Hey there! Sign in to join this conversationNew here? Join for free
    • Thread Starter
    Offline

    0
    ReputationRep:
    Hi,

    I am currently in the middle of my practicals for my salters chemistry investigation. The title of my investigation is investigating the substitution reactions of halogenoalkanes. I have completed the practical using the tertiary halogenoalkane 2-methyl-2-bromopropane. My aim is to calculate the order with respect to each reactant and therefore the rate equation for the reaction. I have decided to measure the initial rate of the reaction to do so. Firstly I react the halogenoalkane with potassium hydroxide using ethanol as a common solvent at room temperature. After 30s I quenched the reaction using Sulphuric acid and then did a back titration with Sodium Hydroxide. I have then tried to calculate the initial rate but have had many problems. I am hoping it is an error in my calculation that someone maybe able to help me with! The data is as follows:

    15 cm cubed of 0.02M Potassium Hydroxide solution in ethanol
    20cm cubed of ethanol
    0.1 cubed 0.1M 2-methyl-2-bromopropane
    Quenched with 50cm cubed of 0.01 molar Sulphuric Acid
    Indicator = 5 drops of phenol red
    Titre of 0.1M Sodium Hydroxide = 8.9cm cubed.

    And another set of data is:

    5 cm cubed of Potassium Hydroxide solution in ethanol
    0.6 cm cubed of 0.1 Molar 2-methyl-2-bromopropane
    20.4 cm cubed of ethanol
    Quenched with 20 cm cubed of 0.01M Sulphuric Acid
    Titre of 4 cm cubed using 0.1 Sodium Hydroxide
    Indicator = 5 drop of phenol red

    Any help with the calculation or advice for this experiment would be greatly appreciated!
    Offline

    0
    ReputationRep:
    Did you vary the time at which you quenched and then titrated? In the first set of data I would assume that as quite a large volume of potassium hydroxide is used it's in excess and so it's conc. remains fairly constant so the rate would be k=[2-methyl-2-bromopropane]^x. Then I would plot a graph of time of quenching vs volume of sodium hydroxide needed to neutralise. Then I would vary the volume of 2-methyl-2-bromopropane (maybe double it for example - but then remember to keep the total volume the same so concentration of the halogenoalkane is effectively being changed) then again plot a graph of time of quenching vs. volume of sodium hydroxide needed to neutralise. I would then compare these two gradients and see how it corresponds to the change in volume of the halogenoalkane.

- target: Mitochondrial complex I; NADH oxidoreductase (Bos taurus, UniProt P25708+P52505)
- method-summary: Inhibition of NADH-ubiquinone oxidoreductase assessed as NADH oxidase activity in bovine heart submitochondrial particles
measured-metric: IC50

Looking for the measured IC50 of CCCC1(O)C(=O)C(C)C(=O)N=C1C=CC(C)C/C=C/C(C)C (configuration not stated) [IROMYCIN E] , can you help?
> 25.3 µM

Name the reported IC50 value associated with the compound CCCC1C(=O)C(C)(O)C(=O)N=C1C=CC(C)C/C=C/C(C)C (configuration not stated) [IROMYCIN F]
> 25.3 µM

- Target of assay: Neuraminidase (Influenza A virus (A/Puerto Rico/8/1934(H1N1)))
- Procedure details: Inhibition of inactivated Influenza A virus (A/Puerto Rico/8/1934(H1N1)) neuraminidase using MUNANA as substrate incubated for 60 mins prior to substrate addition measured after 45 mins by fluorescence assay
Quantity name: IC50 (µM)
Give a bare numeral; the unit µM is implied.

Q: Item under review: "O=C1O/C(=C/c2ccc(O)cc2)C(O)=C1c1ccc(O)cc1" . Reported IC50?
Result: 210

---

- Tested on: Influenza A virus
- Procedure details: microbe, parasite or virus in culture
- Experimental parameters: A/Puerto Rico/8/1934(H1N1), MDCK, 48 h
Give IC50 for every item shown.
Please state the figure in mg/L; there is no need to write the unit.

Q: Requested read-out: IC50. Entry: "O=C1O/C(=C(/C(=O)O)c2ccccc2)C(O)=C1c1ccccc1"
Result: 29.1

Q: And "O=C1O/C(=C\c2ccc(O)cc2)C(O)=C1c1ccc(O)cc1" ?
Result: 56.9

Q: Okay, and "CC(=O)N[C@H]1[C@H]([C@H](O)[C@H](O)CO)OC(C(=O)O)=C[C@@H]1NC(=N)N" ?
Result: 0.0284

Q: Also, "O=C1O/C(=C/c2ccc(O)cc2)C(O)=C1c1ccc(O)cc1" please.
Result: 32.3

Sorry if this is not of any use to you; I did this prac a long time ago! Good luck with it.
 
 
 
  • See more of what you like on The Student Room

    You can personalise what you see on TSR. Tell us a little about yourself to get started.

  • Poll
    Would you like to hibernate through the winter months?
  • See more of what you like on The Student Room

    You can personalise what you see on TSR. Tell us a little about yourself to get started.

  • The Student Room, Get Revising and Marked by Teachers are trading names of The Student Room Group Ltd.

    Register Number: 04666380 (England and Wales), VAT No. 806 8067 22 Registered Office: International House, Queens Road, Brighton, BN1 3XE

    Quick reply
    Reputation gems: You get these gems as you gain rep from other members for making good contributions and giving helpful advice.